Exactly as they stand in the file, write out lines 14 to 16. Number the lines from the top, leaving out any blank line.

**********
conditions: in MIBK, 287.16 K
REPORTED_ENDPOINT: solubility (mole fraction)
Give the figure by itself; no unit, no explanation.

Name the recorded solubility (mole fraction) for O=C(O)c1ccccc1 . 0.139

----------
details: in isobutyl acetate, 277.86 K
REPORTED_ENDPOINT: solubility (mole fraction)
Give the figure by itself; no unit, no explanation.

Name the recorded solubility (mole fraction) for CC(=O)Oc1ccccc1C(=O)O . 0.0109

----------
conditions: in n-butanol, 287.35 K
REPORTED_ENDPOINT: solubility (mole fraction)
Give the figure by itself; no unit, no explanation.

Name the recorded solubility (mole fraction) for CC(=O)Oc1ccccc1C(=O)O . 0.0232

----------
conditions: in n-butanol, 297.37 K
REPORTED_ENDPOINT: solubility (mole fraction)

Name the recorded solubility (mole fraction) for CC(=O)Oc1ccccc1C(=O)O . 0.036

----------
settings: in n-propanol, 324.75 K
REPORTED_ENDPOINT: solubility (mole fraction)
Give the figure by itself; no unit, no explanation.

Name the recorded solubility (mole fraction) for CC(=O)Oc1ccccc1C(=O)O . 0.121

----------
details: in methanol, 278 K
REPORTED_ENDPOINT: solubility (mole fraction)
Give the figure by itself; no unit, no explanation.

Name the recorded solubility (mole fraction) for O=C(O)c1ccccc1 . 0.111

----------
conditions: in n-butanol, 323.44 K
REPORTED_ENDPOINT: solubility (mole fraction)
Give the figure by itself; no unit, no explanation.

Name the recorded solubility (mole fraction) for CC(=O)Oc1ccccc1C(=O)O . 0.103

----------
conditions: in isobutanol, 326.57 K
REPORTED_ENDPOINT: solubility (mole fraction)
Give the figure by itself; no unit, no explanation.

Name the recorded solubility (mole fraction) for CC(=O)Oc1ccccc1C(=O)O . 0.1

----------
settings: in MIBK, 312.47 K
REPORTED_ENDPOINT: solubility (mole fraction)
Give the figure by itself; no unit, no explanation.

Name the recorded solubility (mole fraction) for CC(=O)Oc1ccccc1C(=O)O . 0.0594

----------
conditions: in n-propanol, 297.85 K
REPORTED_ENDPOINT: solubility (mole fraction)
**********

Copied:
Name the recorded solubility (mole fraction) for CC(=O)Oc1ccccc1C(=O)O . 0.0232

----------
conditions: in n-butanol, 297.37 K